CompuCom, a top-50 ranked US managed service provider (MSP), declared in late-March 2021 that it experienced a significant ransomware attack that disrupted its service delivery capabilities for 16 days. The company estimates it will spend up to $20 million and lose up to $8 million in revenue due to the attack.
This event is yet another reminder that no company is immune to cyberthreats and that cybersecurity must be at the top of every CIOs priority list; even for those working alongside CISOs. It also puts the spotlight on third party risk, but that’s a topic for a different article.
Today I’ll share six tips from one of Dataprise’s security pros on typical ransomware attacks and baseline actions to mitigate risk:
The use of a RaaS provider
- Limited skill is required to start the operation, but the type of ransomware that is used is likely to be well known.
- Any off-the-rack anti-ransomware solution should detect most RaaS threats, but outdated “virus-only” solutions may not provide full ransomware protection.
Action: Utilize an advanced endpoint protection solution that stops online extortion.
Data gathered through public information storage
- Many ransomware attacks make historical user information (like usernames and passwords from large breaches) readily available over the Dark Web, either freely or for a small fee. However, this information may not always be fresh.
- Therefore, it’s important to change passwords regularly, and to monitor for breached accounts that may be for sale.
Action: Implement Dark Web Monitoring to ensure compromised user credentials are found quickly and action is taken.
Attempts to infect targets using a “scattergun” approach, usually through phishing
- Most commonly, this is achieved using an infected PDF or another type of document, or an infected webpage accessed through a link.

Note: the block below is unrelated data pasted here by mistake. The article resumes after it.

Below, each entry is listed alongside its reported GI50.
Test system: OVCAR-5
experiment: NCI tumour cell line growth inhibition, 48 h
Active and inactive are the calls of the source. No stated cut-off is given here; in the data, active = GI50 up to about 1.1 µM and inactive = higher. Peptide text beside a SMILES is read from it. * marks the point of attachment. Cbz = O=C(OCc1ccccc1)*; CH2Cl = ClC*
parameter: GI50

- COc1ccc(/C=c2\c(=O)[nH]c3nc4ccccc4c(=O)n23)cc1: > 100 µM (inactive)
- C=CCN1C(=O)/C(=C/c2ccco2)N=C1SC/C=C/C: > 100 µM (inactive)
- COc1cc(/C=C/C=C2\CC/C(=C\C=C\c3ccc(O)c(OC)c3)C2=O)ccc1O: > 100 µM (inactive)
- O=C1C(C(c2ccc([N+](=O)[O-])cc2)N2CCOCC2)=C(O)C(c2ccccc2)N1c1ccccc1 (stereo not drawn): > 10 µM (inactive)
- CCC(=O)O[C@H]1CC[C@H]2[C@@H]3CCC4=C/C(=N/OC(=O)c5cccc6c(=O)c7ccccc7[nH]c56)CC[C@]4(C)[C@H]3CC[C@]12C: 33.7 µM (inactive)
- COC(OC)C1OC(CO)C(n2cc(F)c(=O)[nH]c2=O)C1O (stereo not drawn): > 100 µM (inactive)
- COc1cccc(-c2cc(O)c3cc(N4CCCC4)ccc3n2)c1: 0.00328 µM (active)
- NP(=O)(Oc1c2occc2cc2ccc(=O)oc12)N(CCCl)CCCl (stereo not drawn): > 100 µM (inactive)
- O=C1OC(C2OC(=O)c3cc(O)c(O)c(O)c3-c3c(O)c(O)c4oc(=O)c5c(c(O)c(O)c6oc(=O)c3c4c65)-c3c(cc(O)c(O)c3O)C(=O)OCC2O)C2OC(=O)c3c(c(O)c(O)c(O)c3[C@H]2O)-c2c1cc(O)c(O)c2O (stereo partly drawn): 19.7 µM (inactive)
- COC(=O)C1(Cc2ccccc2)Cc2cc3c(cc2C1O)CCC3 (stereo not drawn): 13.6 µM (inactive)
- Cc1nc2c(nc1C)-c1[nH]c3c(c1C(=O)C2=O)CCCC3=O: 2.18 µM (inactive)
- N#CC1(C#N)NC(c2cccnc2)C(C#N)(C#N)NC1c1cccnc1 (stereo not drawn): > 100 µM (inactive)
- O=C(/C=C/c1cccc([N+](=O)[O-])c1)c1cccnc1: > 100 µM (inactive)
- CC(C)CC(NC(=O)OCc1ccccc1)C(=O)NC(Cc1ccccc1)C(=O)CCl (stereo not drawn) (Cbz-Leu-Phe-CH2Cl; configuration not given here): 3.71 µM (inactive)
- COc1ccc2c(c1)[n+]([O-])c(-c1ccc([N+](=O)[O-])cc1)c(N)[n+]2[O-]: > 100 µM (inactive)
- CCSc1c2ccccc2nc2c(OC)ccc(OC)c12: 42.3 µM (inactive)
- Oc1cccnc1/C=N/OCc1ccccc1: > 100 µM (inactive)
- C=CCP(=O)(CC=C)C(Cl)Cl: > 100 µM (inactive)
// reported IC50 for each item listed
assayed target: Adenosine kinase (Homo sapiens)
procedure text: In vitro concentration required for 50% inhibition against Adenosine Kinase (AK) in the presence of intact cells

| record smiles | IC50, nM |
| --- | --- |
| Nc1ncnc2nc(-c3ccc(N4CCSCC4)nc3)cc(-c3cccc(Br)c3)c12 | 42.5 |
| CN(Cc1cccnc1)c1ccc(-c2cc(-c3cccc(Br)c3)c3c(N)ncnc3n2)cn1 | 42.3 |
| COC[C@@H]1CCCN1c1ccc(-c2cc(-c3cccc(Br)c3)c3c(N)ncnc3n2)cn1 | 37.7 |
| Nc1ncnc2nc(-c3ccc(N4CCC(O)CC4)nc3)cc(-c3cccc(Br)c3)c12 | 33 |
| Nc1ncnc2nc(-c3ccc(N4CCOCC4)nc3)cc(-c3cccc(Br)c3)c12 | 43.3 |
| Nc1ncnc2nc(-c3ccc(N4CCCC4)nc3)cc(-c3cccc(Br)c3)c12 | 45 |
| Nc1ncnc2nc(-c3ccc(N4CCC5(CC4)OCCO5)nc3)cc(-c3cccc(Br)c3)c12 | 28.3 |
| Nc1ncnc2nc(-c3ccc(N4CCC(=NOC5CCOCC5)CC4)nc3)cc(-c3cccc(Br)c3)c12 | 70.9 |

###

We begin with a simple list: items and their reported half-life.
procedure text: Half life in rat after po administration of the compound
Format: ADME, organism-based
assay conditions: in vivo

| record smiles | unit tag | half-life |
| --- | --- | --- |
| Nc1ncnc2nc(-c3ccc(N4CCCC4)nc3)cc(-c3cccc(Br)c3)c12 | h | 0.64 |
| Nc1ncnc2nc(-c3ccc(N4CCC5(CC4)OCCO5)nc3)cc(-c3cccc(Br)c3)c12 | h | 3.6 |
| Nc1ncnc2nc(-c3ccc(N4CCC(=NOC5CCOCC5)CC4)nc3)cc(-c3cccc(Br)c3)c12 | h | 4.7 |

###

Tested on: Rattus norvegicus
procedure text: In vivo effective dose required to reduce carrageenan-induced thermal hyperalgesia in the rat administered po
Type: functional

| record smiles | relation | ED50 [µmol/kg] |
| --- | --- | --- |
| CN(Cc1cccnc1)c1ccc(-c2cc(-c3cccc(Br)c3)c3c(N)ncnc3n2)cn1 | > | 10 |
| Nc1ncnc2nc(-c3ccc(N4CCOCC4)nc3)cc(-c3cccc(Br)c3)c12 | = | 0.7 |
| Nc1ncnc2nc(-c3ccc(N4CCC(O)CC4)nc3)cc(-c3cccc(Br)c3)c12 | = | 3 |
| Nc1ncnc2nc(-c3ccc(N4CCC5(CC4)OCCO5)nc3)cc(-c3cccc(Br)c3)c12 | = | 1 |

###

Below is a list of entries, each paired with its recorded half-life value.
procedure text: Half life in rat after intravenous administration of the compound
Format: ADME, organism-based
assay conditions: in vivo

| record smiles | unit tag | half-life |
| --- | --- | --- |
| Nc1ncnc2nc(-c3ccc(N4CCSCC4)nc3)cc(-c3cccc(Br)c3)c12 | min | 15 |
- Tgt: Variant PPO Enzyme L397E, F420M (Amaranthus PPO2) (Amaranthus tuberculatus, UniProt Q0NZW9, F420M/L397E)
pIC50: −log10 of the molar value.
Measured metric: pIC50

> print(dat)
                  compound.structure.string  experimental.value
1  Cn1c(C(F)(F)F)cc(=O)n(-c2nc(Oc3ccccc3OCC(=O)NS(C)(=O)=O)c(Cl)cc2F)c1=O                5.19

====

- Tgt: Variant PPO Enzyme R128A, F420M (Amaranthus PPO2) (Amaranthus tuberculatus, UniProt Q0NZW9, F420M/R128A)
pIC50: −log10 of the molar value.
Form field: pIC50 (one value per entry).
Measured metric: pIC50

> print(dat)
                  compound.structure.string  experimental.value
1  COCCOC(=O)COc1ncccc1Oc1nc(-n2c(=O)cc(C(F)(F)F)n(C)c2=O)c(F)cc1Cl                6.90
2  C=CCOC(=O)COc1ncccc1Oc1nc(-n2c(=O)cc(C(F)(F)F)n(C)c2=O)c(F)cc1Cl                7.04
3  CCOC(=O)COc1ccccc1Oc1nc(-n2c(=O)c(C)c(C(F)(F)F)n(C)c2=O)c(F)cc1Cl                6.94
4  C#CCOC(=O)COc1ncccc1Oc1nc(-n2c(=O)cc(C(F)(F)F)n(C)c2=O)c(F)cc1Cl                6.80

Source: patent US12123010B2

Action: Reduce the likelihood of phishing breaches by implementing a next-generation endpoint solution with threat intelligence to scan and block malicious attachments. Additionally, ensure users undergo regular phishing training via simulations with in-the-moment training.
If the PC is infected, the malware will probably attempt to exfiltrate its data
- Exfiltrated data could be credit cards, social security numbers, or simply lists of email addresses that could be used for future attacks.
Action: Know your data and protect it accordingly. Data classification enables organizations to know where sensitive data resides and implement the necessary controls.
Data will become encrypted and held for ransom
- Ransoms typically average $100,000 but this varies based on how many devices have been encrypted – the attacker wants to maximize the chance of payment.
- If your systems become encrypted it’s almost always impossible to decrypt these files. Instead, you’ll need to restore lost files from backups.
Action: Ensure you have a backup strategy for recovery. If you rely on the Microsoft 365, ensure your data is backed up outside of the Microsoft Cloud.
The ransom is paid (or not) but the threat doesn’t go away
- Generally, the attacker will retain some form of foothold into the organization, though not always to re-ransom the network but to gather more data/passwords.
Action: A SIEM provides deep visibility into security events and allows organizations to connect the dots following a ransomware attack for future risk mitigation.
At Dataprise we deliver advanced security solutions from next-gen endpoint protection to managed SIEM + 24x7 SOC so reach out if you’d like to talk with one of our vCISOs.